Wayans continued: “Here’s the thing with comedy. Comedy is not like music. People get it confused. There’s no such thing as a one-hit wonder with comedy. You can do one song. You can ring my bell. Anita Ward. ‘You can ring my bell’…but she can travel. She can still do concerts, right. You can’t do that with comedy. Comedy is, once you know the joke, it’s over. You know what I mean? And you basically got to burn your act…And a lot of times, we’re working out stuff…Mercedes makes a great car, but they got to crash a lot of them first. You know. So we’re basically onstage crashing jokes and trying to figure them out until, and then, when we ready to publish, then we want to publish.”

In case you’re wondering what year morning radio is living in, DJ Envy asked: “Will comedy ever go back to where it was real funny?”

When was that, DJ Envy? “I remember when you guys were doing the two snaps up…I feel like it can never go back there, because people are just so sensitive.”

Oh, OK. Wayans suggested once President Barack Obama leaves office, “we can go back to being naughty again, because everybody’s on their best behavior because of, you know, we don’t want to make the president look bad.” Wayans added: “Comedy needs to go back. Right now, America, the world is primed for some good, hard, in-your-face kind of comedy. I believe.”

Is there anything Wayans wouldn’t joke about? “Anything works, if you present it right,” he said. “If I attack handicapped people (calling back to his Handi Man character from In Living Color), no, it won’t work. If I show what’s funny about it, and actually inspire, then I can justify – I’m standing on moral ground.”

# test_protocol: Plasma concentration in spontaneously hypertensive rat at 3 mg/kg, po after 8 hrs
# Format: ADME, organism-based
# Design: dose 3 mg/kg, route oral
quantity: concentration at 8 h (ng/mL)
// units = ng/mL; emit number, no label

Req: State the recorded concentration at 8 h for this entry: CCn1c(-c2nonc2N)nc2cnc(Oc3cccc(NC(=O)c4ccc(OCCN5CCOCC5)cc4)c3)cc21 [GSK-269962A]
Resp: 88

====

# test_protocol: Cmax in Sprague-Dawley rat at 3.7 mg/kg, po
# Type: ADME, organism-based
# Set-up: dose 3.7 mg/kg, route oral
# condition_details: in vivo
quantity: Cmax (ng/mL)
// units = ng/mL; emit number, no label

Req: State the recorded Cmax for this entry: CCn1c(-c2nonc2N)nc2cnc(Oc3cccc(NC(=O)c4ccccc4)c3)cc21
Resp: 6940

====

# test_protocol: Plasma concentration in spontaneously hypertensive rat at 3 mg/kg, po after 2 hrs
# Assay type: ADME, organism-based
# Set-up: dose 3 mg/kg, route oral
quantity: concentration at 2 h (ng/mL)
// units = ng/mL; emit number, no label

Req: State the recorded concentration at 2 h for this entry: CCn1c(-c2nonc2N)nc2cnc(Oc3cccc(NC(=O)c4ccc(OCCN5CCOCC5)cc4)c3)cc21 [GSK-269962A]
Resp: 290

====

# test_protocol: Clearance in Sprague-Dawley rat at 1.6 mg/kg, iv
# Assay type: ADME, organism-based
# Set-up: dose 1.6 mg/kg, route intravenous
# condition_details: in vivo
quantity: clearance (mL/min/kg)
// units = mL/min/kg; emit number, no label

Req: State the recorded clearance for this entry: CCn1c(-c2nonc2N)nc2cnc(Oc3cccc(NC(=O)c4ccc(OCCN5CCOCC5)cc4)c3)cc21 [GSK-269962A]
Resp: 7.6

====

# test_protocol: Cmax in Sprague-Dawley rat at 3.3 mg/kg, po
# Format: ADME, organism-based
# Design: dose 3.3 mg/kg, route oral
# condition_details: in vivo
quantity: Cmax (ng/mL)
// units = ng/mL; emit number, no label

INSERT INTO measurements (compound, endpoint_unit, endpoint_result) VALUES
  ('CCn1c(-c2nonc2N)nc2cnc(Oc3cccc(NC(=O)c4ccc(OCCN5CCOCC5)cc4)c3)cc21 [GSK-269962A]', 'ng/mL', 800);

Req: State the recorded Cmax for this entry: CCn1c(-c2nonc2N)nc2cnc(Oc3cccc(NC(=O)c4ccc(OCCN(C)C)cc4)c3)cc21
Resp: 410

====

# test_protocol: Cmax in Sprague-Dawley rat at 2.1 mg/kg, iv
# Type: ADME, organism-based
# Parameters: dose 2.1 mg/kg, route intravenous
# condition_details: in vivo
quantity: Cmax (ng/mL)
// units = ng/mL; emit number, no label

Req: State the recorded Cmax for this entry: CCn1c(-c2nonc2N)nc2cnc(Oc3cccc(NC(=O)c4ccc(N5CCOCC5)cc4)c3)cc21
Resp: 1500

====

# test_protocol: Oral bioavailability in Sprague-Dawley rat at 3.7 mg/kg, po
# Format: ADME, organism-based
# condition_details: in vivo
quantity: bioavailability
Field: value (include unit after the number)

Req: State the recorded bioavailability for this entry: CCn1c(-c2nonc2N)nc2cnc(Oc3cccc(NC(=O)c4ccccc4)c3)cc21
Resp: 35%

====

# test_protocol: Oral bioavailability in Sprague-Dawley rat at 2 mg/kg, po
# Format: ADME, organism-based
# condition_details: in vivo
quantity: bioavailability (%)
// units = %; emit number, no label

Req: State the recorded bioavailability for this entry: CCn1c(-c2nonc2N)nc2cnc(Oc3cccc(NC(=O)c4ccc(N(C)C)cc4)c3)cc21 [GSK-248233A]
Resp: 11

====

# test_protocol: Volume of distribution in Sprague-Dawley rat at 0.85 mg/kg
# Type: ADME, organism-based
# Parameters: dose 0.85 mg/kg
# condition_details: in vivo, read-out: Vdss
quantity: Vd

Yee asked him about not reading scripts that get handed to him to avoid lawsuits.

“It’s the same reason why I keep my drawers on when I get a massage. Because I don’t want you to say, be able to say, that I tried anything. I had my drawers on.” “You’re supposed to, but I don’t because I don’t know what’s in somebody else’s heart.”

Yee also asked him about imparting advice to his son, Damon Wayans Jr., on TV and on the road. “He’s his own man. And a worthy inquiry. Whatever he want to know, I tell him. I download everything. But I don’t try to tell him anything, ‘cause he got to figure it out himself. I believe. You learn how to make good deals by making bad deals.”